NOTE: This piece was originally submitted as an Op-Ed to the New York Times, but was passed over for publication. Presumably for being too critical of the current administration’s position on LGBTQ rights.
For matters regarding the Transgender community, most media outlets seem to be driven by the very tragedy of being Transgender. This has become a cyclical negative feedback loop regarding the narrative of our lives, and it is only being reinforced by the current U.S. Presidential administration.
As long as I have been aware of gender non-conforming individuals, I have always felt they were outsiders. But in the past two decades they stopped living in the shadows, and become emboldened to share their stories. To this end there are hundreds of thousands of others who have suffered with their own gender incongruity who have now found the strength to stop hiding and follow the path that allows them to live as the individual they’ve always felt they should have been.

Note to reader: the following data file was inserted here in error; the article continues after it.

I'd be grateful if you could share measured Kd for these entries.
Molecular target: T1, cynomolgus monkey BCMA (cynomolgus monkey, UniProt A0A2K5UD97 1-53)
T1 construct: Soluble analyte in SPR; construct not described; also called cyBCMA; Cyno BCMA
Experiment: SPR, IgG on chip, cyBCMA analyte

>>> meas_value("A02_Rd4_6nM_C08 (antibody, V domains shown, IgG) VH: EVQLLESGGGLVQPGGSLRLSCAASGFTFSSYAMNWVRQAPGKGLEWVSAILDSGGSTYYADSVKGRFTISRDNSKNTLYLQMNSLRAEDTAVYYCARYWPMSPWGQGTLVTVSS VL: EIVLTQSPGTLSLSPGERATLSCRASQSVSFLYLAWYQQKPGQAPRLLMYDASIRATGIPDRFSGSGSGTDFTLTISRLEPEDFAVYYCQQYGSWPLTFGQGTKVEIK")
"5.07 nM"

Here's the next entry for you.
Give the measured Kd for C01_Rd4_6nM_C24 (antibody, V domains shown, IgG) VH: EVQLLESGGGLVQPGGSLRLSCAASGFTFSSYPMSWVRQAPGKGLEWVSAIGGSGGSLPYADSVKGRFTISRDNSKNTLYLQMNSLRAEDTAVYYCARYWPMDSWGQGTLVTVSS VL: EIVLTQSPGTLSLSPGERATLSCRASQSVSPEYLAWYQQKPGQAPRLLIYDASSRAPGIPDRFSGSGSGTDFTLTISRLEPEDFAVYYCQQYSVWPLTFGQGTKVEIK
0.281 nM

Abstract The exact neurobiological underpinnings of gender identity (i.e., the subjective perception of oneself belonging to a certain gender) still remain unknown. Combining both resting-state functional connectivity and behavioral data, we examined gender identity in cisgender and transgender persons using a data-driven machine learning strategy. Intrinsic functional connectivity and questionnaire data were obtained from cisgender (men/women) and transgender (trans men/trans women) individuals. Machine learning algorithms reliably detected gender identity with high prediction accuracy in each of the four groups based on connectivity signatures alone. The four normative gender groups were classified with accuracies ranging from 48% to 62% (exceeding chance level at 25%). These connectivity-based classification accuracies exceeded those obtained from a widely established behavioral instrument for gender identity. Using canonical correlation analyses, functional brain measurements and questionnaire data were then integrated to delineate nine canonical vectors (i.e., brain-gender axes), providing a multilevel window into the conventional sex dichotomy. Our dimensional gender perspective captures four distinguishable brain phenotypes for gender identity, advocating a biologically grounded reconceptualization of gender dimorphism.We hope to pave the way towards objective, data-driven diagnostic markers for gender identity and transgender, taking into account neurobiological and behavioral differences in an integrative modeling approach.